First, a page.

I’ve worked with kids and families long enough to see it hundreds of times. You know the scene, too. A mom or a dad goes to drop their kid off at Bible class (or the nursery or school or day care) and it happens. Tears start to flow. Tiny hands clench around shirt sleeves and pants legs. The child screams for her mom or dad and throws a fit. The parent and the worker share this uncomfortable look like, “Good luck with this…”
Now, each child is different and there are many factors that could weigh in a parent’s mind. The reaction of any parent is to always hurt for their kids and to seek to give them comfort. No one wants to make their kids cry. So some will choose to stay with their kids or not make them go. Others will leave no matter what how loud the screams get.
But the goal of every parent is to eventually lead their child to become confident and independent, able to function well in the world and handle things on their own. To become like the parent. It’s better if we go.
Yesterday Trevor described the somewhat comical scene at the beginning of Acts after Jesus ascended into heaven. The disciples are caught looking up at the clouds, wondering what was next. And while there is no screaming or crying or fit-throwing going on, I imagine that they felt many of the same anxieties in that moment that a child feels when their father drops them off with a stranger.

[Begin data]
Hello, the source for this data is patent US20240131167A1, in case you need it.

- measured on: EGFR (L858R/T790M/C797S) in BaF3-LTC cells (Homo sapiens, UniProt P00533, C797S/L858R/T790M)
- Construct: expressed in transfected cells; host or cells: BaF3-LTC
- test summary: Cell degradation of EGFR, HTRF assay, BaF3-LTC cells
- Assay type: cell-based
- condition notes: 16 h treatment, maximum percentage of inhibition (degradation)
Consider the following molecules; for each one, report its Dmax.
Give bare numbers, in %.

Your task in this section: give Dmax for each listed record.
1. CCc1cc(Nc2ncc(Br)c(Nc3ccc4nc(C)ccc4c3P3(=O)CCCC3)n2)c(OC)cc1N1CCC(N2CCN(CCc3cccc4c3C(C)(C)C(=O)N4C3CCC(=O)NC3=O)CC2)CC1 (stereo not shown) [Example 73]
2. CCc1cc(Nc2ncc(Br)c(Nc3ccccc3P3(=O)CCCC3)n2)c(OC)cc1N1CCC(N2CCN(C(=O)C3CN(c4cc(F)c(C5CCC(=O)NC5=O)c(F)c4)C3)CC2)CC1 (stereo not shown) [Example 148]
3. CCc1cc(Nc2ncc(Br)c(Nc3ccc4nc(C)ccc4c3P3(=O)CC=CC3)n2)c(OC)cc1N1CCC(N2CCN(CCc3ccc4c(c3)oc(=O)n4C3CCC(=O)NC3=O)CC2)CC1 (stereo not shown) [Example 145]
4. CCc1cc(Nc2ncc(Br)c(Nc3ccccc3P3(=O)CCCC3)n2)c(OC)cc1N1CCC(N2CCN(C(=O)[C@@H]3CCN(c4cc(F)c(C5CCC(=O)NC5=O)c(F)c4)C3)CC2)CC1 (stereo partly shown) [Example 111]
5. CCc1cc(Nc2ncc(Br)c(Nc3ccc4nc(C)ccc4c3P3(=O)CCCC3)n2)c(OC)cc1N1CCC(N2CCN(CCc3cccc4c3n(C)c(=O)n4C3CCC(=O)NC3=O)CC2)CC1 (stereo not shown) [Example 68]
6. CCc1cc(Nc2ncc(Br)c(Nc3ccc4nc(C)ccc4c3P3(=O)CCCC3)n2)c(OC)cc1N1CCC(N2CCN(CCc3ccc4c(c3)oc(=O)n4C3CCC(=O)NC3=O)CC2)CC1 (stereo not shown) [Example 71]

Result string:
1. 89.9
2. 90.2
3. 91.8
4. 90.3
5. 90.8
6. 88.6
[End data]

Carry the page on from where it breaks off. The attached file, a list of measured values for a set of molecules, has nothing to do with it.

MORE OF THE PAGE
Jesus was their life for 3 whole years. They had dropped everything in their lives — jobs, family — to follow this rabbi. As much as the cross had been devastating to them, the resurrection was even more glorious. And now he was leaving them again? What were they going to do now? Why was he leaving?
Jesus answered that question in John 16:5-8 (emphasis mine):
“But now I am going away to the one who sent me, and not one of you is asking where I am going. Instead, you grieve because of what I’ve told you. But in fact, it is best for you that I go away, because if I don’t, the Advocate won’t come. If I do go away, then I will send him to you. And when he comes, he will convict the world of its sin, and of God’s righteousness, and of the coming judgment.”
Why did Jesus leave? Because it was better for his followers. Because it was better for the world. Because it was better for everyone.
Jesus truly believed that the Holy Spirit working through the lives of his followers was a better situation for the world than his physical presence here on earth.
Think about that for a moment. The Holy Spirit, active and working in our lives, has the ability to show the world how sin has broken God’s creation. To lead us to a different kingdom where love, peace and joy are attainable realities. Where life can be experienced in its fullness.
Jesus understood those things to be true because he lived them while he was here. And he left, giving us his same Spirit, so we could experience that reality just like him.
He left so we could see this for ourselves.
So today may we dive into this wonderful reality. May we listen to the powerful Spirit within us. And may the world be blessed today by so many followers of Jesus sharing his love and peace and joy and kindness with those around us.
Because that’s why Jesus left.